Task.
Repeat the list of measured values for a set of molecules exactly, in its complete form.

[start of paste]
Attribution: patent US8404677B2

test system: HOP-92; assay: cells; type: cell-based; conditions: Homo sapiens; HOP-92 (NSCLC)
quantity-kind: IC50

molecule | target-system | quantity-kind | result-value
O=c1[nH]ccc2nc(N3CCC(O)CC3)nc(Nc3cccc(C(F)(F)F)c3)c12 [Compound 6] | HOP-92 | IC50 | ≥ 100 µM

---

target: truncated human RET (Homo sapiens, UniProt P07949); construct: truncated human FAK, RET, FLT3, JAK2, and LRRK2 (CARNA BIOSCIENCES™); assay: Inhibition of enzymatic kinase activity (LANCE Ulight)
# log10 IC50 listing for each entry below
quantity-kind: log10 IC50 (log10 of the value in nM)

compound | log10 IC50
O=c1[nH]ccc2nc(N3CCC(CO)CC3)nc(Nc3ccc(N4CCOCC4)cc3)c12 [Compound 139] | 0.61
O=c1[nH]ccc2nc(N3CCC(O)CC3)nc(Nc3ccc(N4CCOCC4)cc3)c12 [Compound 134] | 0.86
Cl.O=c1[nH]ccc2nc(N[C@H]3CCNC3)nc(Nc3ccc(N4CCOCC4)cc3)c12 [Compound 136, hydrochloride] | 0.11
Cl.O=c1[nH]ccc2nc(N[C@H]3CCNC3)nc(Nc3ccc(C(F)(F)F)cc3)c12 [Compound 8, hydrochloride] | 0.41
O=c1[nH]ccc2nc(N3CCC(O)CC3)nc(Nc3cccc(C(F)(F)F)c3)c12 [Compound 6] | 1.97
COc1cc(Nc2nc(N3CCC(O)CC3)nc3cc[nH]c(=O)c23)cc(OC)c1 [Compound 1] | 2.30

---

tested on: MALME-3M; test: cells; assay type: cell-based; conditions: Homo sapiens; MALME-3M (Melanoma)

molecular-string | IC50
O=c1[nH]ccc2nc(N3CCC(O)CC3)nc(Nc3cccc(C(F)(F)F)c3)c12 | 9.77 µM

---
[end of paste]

Attribution: patent US8404677B2

test system: HOP-92; assay: cells; type: cell-based; conditions: Homo sapiens; HOP-92 (NSCLC)
quantity-kind: IC50

molecule | target-system | quantity-kind | result-value
O=c1[nH]ccc2nc(N3CCC(O)CC3)nc(Nc3cccc(C(F)(F)F)c3)c12 [Compound 6] | HOP-92 | IC50 | ≥ 100 µM

---

target: truncated human RET (Homo sapiens, UniProt P07949); construct: truncated human FAK, RET, FLT3, JAK2, and LRRK2 (CARNA BIOSCIENCES™); assay: Inhibition of enzymatic kinase activity (LANCE Ulight)
# log10 IC50 listing for each entry below
quantity-kind: log10 IC50 (log10 of the value in nM)

compound | log10 IC50
O=c1[nH]ccc2nc(N3CCC(CO)CC3)nc(Nc3ccc(N4CCOCC4)cc3)c12 [Compound 139] | 0.61
O=c1[nH]ccc2nc(N3CCC(O)CC3)nc(Nc3ccc(N4CCOCC4)cc3)c12 [Compound 134] | 0.86
Cl.O=c1[nH]ccc2nc(N[C@H]3CCNC3)nc(Nc3ccc(N4CCOCC4)cc3)c12 [Compound 136, hydrochloride] | 0.11
Cl.O=c1[nH]ccc2nc(N[C@H]3CCNC3)nc(Nc3ccc(C(F)(F)F)cc3)c12 [Compound 8, hydrochloride] | 0.41
O=c1[nH]ccc2nc(N3CCC(O)CC3)nc(Nc3cccc(C(F)(F)F)c3)c12 [Compound 6] | 1.97
COc1cc(Nc2nc(N3CCC(O)CC3)nc3cc[nH]c(=O)c23)cc(OC)c1 [Compound 1] | 2.30

---

tested on: MALME-3M; test: cells; assay type: cell-based; conditions: Homo sapiens; MALME-3M (Melanoma)

molecular-string | IC50
O=c1[nH]ccc2nc(N3CCC(O)CC3)nc(Nc3cccc(C(F)(F)F)c3)c12 | 9.77 µM

---